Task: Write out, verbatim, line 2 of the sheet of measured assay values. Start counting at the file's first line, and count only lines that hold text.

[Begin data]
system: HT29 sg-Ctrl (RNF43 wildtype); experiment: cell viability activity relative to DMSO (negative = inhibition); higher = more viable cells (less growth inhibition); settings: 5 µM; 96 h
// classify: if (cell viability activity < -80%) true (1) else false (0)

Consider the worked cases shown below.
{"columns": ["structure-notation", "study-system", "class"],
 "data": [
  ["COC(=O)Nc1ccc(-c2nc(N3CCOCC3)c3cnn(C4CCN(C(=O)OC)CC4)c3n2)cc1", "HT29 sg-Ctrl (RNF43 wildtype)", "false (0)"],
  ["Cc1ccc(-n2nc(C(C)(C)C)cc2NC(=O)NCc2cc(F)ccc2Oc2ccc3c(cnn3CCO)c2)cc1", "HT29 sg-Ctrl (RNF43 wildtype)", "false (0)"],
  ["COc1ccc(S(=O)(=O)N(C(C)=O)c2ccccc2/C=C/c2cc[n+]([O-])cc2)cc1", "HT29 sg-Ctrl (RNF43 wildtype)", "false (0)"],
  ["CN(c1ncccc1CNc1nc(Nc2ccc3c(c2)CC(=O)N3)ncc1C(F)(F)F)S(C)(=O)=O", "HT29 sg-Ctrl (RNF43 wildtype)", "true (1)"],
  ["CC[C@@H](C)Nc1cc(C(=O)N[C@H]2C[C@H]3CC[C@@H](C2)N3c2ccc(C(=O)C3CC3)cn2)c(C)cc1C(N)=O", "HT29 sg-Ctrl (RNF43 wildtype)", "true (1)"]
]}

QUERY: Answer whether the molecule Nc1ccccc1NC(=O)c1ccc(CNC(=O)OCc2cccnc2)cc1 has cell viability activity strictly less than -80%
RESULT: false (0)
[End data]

// classify: if (cell viability activity < -80%) true (1) else false (0)